Use portable heaters that have been listed by a testing laboratory (look for the laboratory’s label). These heaters should have an automatic shut-off switch so that if they are tipped over, they will turn off on their own. Plug portable electric heaters directly into the wall outlet; don’t use an extension cord or power strip. Kerosene heaters must be refueled outside.
“Evenings (5-8 p.m.) are the peak time for home heating fires,” says Chief Wolford. “Turn space heaters off when you leave the room or fall asleep.”
“Older adults are at increased risk from home fires,” says Wolford. “Older adults have a higher home fire death rate, and heating is the second leading cause of fire deaths for people ages 65 and over.”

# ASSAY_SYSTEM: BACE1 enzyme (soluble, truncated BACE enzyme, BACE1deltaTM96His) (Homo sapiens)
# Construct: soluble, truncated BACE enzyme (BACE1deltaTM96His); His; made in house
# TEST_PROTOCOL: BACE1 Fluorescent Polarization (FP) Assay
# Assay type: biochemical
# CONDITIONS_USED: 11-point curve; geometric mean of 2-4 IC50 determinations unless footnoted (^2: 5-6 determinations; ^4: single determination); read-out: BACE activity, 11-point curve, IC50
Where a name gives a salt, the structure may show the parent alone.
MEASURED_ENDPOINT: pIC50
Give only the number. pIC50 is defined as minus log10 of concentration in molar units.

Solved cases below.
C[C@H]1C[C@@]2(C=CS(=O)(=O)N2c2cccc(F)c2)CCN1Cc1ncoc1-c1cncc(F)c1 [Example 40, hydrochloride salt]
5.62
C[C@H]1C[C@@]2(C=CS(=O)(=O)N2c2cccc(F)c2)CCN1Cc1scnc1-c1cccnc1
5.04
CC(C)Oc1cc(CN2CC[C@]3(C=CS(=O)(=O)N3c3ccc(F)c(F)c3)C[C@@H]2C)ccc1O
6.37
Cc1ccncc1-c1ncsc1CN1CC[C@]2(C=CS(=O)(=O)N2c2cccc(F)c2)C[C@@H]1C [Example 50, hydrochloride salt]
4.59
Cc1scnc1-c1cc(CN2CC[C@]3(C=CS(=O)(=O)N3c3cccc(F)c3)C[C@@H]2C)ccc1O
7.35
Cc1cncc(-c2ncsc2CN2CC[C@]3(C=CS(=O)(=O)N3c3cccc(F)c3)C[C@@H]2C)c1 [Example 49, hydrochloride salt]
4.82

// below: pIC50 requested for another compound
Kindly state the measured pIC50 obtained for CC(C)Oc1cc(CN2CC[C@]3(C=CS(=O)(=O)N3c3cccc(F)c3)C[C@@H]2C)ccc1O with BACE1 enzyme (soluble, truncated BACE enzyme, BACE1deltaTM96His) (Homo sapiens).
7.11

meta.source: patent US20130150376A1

If you care for an older adult, plan for this increased risk. Check space heaters throughout the season. Make sure that bedding, throws, and clothing are kept at least 3 feet away. Verify that fixed heating equipment is inspected every season and professionally cleaned when necessary. Talk with older adults to make sure that they understand their risk of burns and fire.
Plan for emergencies. Older adults may move more slowly or have trouble hearing a smoke alarm because of hearing loss. Make a home fire escape plan around their abilities.
Keep the telephone, hearing aids, and eyeglasses next to the bed. If someone in your care uses a cane or wheelchair, decide who will help him or her get out in an emergency.